Major County, Oklahoma

Summary

Major County
Glass Mountains
Map of Oklahoma highlighting Major County
Location within the U.S. state of Oklahoma
Map of the United States highlighting Oklahoma
Oklahoma's location within the U.S.
Coordinates: 36°19′N 98°32′W / 36.31°N 98.54°W / 36.31; -98.54
Country United States
State Oklahoma
Founded1907
SeatFairview
Largest cityFairview
Area
 • Total958 sq mi (2,480 km2)
 • Land955 sq mi (2,470 km2)
 • Water3.0 sq mi (8 km2)  0.3%%
Population
 (2010)
 • Total7,527
 • Estimate 
(2019)
7,629
 • Density7.9/sq mi (3.1/km2)
Time zoneUTC−6 (Central)
 • Summer (DST)UTC−5 (CDT)
Congressional district3rd

Major County is a county in the northwestern part of the U.S. state of Oklahoma. As of the 2010 census, its population was 7,527.[1] Its county seat is Fairview.[2] The county was created in 1907.[3]

Located in northwestern Oklahoma, Major County is bounded by Woods and Alfalfa Counties in the north, Garfield County on the east, Kingfisher, Blaine and Dewey on the south, and Woodward on the west. Major County has 957.87 square miles of land and water. It is drained by the North Canadian and Cimarron Rivers and the Eagle Chief, Griever, and Sand Creeks.

History

Upon statehood in 1907, Major County was created from southern part of a territorial county.[4] Fairview, which had been settled following the Land Run of 1893, was designated the county seat, and voters reaffirmed the choice on December 22, 1908.[5] The county commissioners rented office space until a brick courthouse was constructed.[5] A second courthouse, made of stone, was erected in 1928.[5]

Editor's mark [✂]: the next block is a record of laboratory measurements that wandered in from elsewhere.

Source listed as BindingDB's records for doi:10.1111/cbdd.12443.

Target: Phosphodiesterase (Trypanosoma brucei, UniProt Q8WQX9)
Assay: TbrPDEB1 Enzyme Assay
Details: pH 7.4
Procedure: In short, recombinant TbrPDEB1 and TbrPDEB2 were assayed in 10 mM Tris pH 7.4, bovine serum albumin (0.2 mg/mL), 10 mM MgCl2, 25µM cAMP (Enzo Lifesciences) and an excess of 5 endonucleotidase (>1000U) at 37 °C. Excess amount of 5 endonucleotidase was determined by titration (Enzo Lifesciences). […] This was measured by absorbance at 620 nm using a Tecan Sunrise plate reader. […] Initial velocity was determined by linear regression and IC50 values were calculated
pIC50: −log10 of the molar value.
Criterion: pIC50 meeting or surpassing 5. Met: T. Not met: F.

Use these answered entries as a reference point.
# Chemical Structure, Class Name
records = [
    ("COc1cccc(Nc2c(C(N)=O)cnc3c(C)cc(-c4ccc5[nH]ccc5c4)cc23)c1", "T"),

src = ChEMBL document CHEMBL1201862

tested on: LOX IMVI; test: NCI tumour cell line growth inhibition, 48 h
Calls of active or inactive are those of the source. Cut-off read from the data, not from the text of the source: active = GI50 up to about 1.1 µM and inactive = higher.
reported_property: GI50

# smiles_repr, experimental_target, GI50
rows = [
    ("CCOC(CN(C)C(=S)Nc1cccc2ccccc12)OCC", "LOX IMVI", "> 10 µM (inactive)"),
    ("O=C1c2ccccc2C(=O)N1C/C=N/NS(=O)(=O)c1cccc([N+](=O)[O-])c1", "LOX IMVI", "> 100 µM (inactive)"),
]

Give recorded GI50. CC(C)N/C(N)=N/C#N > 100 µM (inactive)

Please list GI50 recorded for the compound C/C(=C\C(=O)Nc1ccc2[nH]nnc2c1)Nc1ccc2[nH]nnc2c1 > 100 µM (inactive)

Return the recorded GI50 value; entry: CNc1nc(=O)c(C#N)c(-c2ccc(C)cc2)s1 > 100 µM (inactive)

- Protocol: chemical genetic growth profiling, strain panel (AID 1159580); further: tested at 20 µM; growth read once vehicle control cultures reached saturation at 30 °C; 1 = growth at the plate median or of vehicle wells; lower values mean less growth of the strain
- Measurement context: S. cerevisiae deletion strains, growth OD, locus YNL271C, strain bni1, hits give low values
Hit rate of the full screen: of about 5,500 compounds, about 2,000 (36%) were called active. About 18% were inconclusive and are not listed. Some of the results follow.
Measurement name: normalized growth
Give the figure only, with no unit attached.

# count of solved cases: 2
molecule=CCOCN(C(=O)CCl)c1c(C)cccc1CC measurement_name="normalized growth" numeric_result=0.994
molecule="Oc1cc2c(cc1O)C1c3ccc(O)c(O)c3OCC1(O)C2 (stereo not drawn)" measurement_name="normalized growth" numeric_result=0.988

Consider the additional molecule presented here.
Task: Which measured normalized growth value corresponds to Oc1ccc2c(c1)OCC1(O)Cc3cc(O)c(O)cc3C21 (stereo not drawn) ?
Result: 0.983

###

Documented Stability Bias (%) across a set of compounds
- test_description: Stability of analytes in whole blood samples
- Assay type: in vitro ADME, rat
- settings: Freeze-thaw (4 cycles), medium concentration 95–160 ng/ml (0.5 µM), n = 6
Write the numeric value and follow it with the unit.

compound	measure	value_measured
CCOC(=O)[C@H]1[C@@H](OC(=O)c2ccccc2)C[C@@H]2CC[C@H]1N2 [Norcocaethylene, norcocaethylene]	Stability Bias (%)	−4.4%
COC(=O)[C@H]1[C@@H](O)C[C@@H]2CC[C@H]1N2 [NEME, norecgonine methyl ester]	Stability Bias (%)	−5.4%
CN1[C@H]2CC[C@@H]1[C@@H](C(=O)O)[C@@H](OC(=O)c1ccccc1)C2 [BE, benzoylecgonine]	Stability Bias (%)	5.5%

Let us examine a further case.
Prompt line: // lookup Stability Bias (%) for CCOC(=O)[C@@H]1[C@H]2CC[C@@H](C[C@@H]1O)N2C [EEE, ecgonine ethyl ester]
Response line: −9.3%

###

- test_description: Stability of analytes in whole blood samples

Named for John Charles Major, a representative to the state's 1906 Constitutional Convention, the area was originally settled by large numbers of Kansas Mennonites.[4] One county town, Meno, received its name from an early leader of the Mennonite movement, Menno Simons.[4]

The county experienced "Black Sunday" dust storms on April 14, 1935.[6]

Geography

According to the U.S. Census Bureau, the county has a total area of 958 square miles (2,480 km2), of which 955 square miles (2,470 km2) are land and 3.0 square miles (7.8 km2) (0.3%) are covered by water.[7]

Eagle Chief Creek, which empties into the Cimarron River near Cleo Springs, was known to the Cheyenne people as Maheonekamax.[8]

A large gypsum formation extends across much of western Oklahoma, and the Ames Structure, which is buried under 3,000 meters of sand and soil, is possibly the result of a meteorite impact.

The town of Ringwood is a well-known producer of watermelons in the region and holds a Watermelon Festival annually.[6]

Major highways

Adjacent counties

Demographics

Historical population
Census Pop.
191015,248
192012,426−18.5%
193012,206−1.8%
194011,946−2.1%
195010,279−14.0%
19607,808−24.0%
19707,529−3.6%
19808,77216.5%
19908,055−8.2%
20007,545−6.3%
20107,527−0.2%
2019 (est.)7,629[9]1.4%
U.S. Decennial Census[10]
1790-1960[11] 1900-1990[12]
1990-2000[13] 2010-2019[1]
Age pyramid for Major County, Oklahoma, based on census 2000 data.